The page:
The minerals at these long-dead former vent sites are now gaining attention due to increasing international interest in deep-sea mining. Just one of these deposits is thought to contain enough zinc to supply Japan’s demand for a year. For a country that imports the vast majority of its mineral resources, seafloor sulphide deposits are seen as a tantalising potential domestic alternative. But there is a high price: disrupting these sites through mining could put unique and fragile ecosystems at risk.

(16) AMERICAN GODS RETURNS. Here’s a sneak peek.

Mr. World (Crispin Glover) and Technical Boy (Bruce Langley) deal with the ramifications of the Season 1 finale in this exclusive clip from Season 2.

[Thanks to JJ, John King Tarpinian, Rachel Swirsky, Chip Hitchcock, Cat Eldridge, Mike Kennedy, Martin Morse Wooster, Carl Slaughter, and Andrew Porter for some of these stories. Title credit goes to File 770 contributing editor of the day Matthew Johnson.]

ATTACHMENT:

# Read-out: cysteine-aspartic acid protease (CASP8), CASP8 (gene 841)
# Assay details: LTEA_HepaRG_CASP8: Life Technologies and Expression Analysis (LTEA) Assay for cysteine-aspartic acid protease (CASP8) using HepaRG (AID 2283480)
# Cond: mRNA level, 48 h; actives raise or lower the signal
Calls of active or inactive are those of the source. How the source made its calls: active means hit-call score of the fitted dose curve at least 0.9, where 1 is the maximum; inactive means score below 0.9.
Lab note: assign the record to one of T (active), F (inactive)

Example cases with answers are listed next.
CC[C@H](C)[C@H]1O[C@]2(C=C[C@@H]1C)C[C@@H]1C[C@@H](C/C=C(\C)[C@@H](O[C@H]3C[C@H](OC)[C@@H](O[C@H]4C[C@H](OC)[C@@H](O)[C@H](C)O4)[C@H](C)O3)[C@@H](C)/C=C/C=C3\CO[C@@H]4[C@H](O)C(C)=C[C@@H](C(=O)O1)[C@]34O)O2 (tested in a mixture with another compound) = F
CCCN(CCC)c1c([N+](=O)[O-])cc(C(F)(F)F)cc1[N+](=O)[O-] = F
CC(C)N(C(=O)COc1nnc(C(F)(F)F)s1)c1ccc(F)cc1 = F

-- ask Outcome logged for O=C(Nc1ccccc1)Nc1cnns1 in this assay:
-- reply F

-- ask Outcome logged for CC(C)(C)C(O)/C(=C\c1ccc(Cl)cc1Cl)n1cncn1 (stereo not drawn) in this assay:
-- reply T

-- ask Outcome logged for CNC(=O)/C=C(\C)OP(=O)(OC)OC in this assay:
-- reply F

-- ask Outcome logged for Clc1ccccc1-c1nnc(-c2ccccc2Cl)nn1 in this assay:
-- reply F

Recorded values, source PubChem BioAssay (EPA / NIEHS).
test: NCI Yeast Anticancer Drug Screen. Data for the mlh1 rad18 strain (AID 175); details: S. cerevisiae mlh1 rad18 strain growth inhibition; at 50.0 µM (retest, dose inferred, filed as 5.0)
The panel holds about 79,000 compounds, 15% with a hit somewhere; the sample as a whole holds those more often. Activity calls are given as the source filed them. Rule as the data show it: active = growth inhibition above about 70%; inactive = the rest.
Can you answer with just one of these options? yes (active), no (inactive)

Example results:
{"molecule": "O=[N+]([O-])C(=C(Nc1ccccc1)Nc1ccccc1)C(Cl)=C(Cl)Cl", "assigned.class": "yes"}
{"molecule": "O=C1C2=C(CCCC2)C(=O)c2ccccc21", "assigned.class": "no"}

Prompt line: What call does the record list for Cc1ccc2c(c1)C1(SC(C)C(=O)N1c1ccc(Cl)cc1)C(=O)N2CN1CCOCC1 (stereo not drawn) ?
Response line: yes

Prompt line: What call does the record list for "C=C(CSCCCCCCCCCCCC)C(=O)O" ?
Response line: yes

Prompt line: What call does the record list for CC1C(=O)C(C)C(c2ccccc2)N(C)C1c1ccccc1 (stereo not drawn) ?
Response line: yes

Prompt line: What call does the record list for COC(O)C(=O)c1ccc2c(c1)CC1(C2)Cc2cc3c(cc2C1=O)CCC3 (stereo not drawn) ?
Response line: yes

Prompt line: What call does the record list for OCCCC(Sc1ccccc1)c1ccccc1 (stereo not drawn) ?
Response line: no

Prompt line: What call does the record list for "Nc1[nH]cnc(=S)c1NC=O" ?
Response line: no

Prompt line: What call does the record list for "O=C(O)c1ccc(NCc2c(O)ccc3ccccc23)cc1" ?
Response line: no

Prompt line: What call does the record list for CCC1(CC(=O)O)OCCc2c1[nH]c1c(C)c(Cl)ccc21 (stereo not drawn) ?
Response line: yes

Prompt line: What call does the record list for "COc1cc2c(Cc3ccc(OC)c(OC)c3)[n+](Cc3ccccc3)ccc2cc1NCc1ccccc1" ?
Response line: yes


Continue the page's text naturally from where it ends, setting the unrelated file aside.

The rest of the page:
37 thoughts on “Pixel Scroll 1/7/19 Pixels For My Men, Scrolls For My Horses

  1. F. Orlin Tremaine wasn’t “the editor of ANALOG.” He was the editor of ASTOUNDING. The magazine did not become ANALOG until 1960.

  2. (8) This is sad to hear. I really liked Morgan Sheppard’s work, especially his Blank Reg in Max Headroom. Condolences to his son Mark Sheppard who also is a great actor with many notable genre roles.

  3. Bought my Boskone membership. Both Dora and I are under strict orders not to have medical emergencies near the date.

    Listening to the Cyteen audiobook. Enjoying it.

  4. 14
    At least it wasn’t going to get tired of staying in one position during the scans.

  5. I liked Blatty’s novel Twinkle, Twinkle, “Killer” Kane, which had some of Blatty’s interest in matters of the soul taking place in a military madhouse reminiscent of Catch-22. Favorite memory was the inmate who was staging an all-dog production of “Julius Caesar,” in which one of the dog actors had the line, “Et tu, White Fang?”

    You had to be there.